The odds on a nation intentionally engaging in a nuclear war have always been long, but accidents, terrorists and renegade generals exist outside the realm of rationality, so the premise of this film has a lot of bite because it is the scenario most people would agree is the likeliest to occur. Indeed, one could easily imagine such a scenario coming to pass today, with Russia still a little on the shaky side, Pakistan on the verge of a complete nervous breakdown and North Korea being...well, just being itself, really.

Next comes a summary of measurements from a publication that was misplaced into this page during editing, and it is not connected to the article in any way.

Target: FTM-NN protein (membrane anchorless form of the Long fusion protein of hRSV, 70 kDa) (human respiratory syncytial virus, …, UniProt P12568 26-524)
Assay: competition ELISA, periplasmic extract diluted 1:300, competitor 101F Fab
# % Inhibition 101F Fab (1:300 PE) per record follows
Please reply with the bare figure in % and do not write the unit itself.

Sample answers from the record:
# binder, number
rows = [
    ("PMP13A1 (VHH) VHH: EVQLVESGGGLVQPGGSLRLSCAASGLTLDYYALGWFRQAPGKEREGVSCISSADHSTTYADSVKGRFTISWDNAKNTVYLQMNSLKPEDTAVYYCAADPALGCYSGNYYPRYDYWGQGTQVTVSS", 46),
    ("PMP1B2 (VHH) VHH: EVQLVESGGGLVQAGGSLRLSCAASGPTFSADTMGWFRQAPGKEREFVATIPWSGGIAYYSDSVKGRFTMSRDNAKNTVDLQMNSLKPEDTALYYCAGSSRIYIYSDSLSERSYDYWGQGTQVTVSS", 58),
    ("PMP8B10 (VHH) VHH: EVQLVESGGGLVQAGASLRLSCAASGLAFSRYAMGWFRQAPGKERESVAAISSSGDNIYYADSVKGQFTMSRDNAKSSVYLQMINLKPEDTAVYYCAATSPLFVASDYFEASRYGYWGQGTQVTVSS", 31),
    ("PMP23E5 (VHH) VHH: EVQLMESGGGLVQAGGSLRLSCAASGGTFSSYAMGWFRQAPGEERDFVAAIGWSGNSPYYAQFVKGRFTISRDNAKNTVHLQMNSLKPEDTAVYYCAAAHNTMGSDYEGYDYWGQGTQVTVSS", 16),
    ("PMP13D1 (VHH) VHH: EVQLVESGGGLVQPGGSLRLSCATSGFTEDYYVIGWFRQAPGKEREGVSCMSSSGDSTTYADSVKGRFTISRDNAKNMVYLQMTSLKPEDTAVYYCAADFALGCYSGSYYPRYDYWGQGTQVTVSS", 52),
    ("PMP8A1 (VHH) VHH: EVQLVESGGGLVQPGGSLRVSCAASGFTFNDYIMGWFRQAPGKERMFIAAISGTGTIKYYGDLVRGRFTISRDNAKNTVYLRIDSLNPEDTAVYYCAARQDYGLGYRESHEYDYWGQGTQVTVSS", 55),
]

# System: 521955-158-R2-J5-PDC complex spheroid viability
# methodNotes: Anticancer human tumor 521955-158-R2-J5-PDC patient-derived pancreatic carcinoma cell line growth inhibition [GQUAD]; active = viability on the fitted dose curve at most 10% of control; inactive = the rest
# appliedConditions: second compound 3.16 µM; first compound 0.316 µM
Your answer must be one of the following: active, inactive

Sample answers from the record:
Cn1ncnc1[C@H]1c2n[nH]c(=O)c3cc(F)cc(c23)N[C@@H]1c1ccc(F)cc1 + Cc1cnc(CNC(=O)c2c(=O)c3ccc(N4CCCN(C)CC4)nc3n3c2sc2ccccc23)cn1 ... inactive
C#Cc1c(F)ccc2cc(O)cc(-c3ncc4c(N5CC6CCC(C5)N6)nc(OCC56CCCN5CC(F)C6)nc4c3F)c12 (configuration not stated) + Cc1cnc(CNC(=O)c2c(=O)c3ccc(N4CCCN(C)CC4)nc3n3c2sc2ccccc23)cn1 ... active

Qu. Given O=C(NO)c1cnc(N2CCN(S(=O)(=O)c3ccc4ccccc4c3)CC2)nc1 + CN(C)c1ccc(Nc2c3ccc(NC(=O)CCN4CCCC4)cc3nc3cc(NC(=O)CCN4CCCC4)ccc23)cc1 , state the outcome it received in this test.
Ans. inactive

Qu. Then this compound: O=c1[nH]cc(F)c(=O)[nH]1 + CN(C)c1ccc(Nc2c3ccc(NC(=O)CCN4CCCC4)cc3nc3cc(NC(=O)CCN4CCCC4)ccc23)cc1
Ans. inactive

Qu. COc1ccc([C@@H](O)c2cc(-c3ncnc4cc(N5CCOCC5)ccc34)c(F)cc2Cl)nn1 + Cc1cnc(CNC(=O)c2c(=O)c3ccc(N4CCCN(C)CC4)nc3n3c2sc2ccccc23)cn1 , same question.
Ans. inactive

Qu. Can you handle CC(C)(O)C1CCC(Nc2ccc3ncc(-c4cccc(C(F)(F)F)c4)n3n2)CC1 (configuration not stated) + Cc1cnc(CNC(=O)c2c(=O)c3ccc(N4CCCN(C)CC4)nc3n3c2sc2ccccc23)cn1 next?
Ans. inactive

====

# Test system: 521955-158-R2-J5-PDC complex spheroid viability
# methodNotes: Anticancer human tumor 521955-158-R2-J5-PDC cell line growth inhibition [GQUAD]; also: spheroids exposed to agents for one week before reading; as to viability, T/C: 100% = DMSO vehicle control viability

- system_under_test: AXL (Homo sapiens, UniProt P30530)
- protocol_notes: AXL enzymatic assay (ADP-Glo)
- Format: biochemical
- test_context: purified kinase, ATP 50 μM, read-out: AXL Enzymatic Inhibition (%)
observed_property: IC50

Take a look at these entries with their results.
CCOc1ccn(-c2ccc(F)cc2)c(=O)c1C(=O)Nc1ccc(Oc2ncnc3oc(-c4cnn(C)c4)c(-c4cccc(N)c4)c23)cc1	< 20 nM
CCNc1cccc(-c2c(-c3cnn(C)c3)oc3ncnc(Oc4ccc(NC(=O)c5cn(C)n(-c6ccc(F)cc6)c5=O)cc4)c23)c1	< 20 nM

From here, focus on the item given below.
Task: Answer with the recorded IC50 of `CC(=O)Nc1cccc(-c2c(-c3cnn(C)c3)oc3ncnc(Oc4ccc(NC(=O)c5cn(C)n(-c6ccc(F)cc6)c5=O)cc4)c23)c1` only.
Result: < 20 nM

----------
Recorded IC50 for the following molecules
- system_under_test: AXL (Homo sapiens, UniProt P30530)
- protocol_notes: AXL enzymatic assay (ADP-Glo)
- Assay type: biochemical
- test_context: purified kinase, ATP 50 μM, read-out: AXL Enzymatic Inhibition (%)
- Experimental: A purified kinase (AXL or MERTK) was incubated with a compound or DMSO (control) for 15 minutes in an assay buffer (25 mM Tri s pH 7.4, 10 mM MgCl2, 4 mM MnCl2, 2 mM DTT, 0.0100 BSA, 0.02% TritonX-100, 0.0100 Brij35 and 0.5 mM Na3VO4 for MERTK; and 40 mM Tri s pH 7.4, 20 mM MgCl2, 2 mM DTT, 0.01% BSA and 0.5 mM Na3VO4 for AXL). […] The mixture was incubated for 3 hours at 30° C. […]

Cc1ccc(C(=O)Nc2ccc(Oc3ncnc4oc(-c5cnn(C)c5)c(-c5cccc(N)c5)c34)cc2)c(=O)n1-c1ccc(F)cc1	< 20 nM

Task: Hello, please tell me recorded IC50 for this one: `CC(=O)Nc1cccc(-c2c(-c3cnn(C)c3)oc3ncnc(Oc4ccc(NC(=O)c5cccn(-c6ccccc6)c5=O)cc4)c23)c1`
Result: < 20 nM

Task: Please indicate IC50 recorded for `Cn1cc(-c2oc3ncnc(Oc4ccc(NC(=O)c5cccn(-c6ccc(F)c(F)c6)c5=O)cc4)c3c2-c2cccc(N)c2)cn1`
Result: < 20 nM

This is a tight little film that gets going very quickly. The initial scenes, where the accidental war begins, are very effectively staged and convey a sufficient sense of impending apocalypse and terrible confusion. Sadly, the film does rather lose its' way with the overly-played "human drama" of the B-52 crew, and the climax does stray onto the wrong side of Tom Clancy territory, but it is in the main an intelligent and commendable production that, had it concentrated more on a documentary approach, could have been a classic. Martin Landau makes for a rather vapid President of the United States but the standard of the playing elsewhere is good, particularly Darren McGavin as the Acting President, James Earl Jones as the commander of the "Looking Glass" aircraft and Jeffrey DeMunn as the admiral who desperately tries to persuade the Acting President to turn the war off.